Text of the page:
The NCBLA Board of Directors


M. T. Anderson

People write for children for two reasons: Either they have children, or they are children. I’m in the latter category. I loved my childhood, and I write for children so that I can recall it.

I grew up in a small town surrounded by apple orchards and woods that had grown up where fields once stood. My town was one of the first to oppose the British during the Revolution. I spent my childhood playing in the forest, naming the streams and the valleys formed by quarries. I was not the only one to wander in those woods, and I was always stumbling across weird assemblages of refuse in glades and on hidden paths: automobile chassis overgrown with sweetfern; hideous curtains of unspooled cassette-tape hanging across ravines; a window leaning on an old, burnt washing-machine festooned with yarn. These artifacts arose naturally out of the landscape like story itself. The forest seemed to be bursting with fantasy. The wood led right up to our back door like George Macdonald’s Fairy-Land, but with bikers, keggers, and free-range junkies.

I didn’t live near many kids and I was socially inept anyway, so my fantasy world was very involved and quite internal. I apparently became a little too dreamy and distracted – so much so that in fifth grade, my teachers became concerned that I was borderline autistic or had some serious learning disability; and my grandmother, seeing me whisper to some imaginary androids in the woods, became convinced that I was possessed by evil spirits. For the next ten years or so, she would regularly exorcise me.

My love of fantasy became a love of literature. I began to write plays for my friends to put on. When I was about eleven, we did a dramatic version of Beowulf with a giant foam-rubber dragon puppet and lots of gruesome alliteration. It was supposed to be Anglo-Saxon. Around the same time, we did A Midsummer Night’s Fever, which was supposed to be A Midsummer Night’s Dream recast with John Travolta. I don’t remember much about it except that Puck sang in a high-pitched voice like the BeeGees.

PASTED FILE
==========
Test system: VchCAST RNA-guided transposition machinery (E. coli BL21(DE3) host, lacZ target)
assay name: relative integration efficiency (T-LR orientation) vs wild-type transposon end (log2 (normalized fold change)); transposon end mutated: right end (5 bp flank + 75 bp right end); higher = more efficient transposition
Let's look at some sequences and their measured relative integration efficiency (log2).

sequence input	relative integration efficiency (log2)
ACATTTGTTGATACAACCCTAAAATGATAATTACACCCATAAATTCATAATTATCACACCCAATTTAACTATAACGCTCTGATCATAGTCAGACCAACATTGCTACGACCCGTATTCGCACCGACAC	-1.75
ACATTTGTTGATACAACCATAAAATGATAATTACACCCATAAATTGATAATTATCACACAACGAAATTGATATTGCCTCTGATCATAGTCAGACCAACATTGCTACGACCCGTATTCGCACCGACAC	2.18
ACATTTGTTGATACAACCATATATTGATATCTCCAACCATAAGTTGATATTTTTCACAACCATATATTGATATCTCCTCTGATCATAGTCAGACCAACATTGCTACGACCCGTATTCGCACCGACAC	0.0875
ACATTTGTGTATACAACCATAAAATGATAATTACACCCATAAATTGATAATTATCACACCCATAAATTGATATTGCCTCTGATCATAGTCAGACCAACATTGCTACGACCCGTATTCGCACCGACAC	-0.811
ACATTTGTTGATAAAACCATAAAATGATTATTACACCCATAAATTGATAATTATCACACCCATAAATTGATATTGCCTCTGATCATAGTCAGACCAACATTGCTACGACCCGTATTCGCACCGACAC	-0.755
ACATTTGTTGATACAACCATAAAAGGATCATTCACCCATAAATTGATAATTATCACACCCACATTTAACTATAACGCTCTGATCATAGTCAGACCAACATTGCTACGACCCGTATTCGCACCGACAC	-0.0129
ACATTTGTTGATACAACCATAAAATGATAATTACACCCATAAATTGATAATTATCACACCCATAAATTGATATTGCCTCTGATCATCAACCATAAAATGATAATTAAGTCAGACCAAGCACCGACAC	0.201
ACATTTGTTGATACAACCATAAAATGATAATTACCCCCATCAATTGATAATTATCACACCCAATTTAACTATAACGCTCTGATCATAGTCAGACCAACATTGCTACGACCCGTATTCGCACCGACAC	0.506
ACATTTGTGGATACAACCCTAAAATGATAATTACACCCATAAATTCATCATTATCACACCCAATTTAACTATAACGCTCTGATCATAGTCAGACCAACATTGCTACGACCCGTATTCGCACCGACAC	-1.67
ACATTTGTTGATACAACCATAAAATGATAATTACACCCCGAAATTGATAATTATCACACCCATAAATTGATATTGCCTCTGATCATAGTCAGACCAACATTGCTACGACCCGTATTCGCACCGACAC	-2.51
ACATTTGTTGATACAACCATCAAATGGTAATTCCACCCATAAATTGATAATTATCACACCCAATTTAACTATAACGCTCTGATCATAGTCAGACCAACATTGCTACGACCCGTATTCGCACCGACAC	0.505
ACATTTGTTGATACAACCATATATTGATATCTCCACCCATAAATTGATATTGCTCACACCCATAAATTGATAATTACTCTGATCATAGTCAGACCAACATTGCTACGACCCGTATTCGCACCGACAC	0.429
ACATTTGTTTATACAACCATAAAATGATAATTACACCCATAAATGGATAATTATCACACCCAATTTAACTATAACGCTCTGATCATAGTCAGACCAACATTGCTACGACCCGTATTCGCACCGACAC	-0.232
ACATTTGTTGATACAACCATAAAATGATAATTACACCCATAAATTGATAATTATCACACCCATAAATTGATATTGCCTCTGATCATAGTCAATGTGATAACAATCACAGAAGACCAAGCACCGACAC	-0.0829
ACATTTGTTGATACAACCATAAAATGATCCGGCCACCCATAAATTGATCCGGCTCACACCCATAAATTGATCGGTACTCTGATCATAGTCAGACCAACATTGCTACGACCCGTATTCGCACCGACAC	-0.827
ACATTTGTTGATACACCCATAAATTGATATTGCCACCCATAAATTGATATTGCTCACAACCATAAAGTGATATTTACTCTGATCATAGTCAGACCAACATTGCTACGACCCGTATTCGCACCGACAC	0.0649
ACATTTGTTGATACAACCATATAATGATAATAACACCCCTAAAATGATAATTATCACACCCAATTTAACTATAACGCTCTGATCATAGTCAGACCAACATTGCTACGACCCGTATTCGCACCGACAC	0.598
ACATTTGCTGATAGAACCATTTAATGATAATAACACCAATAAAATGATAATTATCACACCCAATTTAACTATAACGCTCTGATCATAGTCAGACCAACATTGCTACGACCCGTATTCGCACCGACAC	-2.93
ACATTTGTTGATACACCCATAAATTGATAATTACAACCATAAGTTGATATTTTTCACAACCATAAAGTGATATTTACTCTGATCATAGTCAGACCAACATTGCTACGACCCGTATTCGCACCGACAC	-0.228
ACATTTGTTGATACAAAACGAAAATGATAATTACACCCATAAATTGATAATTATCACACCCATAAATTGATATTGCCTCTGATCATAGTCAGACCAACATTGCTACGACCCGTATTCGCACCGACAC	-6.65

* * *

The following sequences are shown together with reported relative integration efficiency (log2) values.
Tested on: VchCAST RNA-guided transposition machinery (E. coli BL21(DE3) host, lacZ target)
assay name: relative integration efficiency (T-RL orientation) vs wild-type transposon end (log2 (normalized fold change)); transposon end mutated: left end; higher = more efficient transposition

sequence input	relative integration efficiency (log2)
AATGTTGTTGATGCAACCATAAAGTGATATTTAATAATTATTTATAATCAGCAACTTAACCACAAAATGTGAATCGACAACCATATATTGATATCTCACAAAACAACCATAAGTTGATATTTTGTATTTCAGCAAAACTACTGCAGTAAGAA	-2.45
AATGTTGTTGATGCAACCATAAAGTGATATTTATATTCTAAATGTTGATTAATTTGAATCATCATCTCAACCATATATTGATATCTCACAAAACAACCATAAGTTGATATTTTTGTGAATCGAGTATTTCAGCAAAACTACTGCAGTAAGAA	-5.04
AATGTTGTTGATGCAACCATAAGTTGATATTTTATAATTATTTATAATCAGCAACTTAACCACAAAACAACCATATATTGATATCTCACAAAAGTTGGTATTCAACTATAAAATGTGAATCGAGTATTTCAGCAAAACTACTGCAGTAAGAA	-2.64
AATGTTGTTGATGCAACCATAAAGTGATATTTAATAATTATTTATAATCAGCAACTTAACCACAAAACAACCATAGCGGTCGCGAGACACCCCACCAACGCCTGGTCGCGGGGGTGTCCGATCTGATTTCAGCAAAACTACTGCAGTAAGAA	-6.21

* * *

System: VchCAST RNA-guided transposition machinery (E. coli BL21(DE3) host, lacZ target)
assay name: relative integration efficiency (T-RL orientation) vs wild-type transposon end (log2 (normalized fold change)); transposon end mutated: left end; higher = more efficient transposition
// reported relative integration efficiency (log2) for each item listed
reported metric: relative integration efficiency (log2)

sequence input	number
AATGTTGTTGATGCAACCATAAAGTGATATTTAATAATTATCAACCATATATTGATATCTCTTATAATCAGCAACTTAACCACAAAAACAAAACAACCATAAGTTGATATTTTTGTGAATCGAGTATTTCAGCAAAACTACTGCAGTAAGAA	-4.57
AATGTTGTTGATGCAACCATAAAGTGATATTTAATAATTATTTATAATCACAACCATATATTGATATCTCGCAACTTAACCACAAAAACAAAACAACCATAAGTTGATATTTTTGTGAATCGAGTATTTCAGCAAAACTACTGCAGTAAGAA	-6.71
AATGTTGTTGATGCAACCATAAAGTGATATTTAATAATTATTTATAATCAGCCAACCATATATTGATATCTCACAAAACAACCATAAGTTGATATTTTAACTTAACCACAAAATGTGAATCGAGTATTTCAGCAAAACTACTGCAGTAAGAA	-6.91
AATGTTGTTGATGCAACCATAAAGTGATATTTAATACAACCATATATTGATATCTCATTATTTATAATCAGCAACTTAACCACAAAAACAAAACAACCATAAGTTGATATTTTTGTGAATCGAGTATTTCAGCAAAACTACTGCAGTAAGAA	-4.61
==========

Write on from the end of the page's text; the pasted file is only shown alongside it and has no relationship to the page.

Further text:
There’s not much more to tell. The important thing to do if you want to be a writer is first of all to read – read everything – romance novels, nineteenth century novels, Sanskrit prayers, Greek epics, Chinese poetry, installation instructions for plumbing, trade magazines for pet shop owners – everything – and second of all, to write. Staring into the woods dreaming, after all, will only get you so far.

M. T. Anderson teaches at Vermont College; he is the fiction editor for 3rd bed, a journal devoted to surreal and absurdist literature.

 

Books by M. T. Anderson:

Burger Wuss

Feed

The Game of Sunken Places

Handel, Who Knew What He Liked, illustrated by Kevin Hawkes

Me, All Alone, at the End of the World, illustrated by Kevin Hawkes

The Serpent Came to Gloucester, illustrated by Bagram Ibatoulline

Strange Mr. Satie, illustrated by Petra Mathers

Thirsty

Whales on Stilts, illustrated by Kurt Cyrus

 

 

You can find these books at your local library.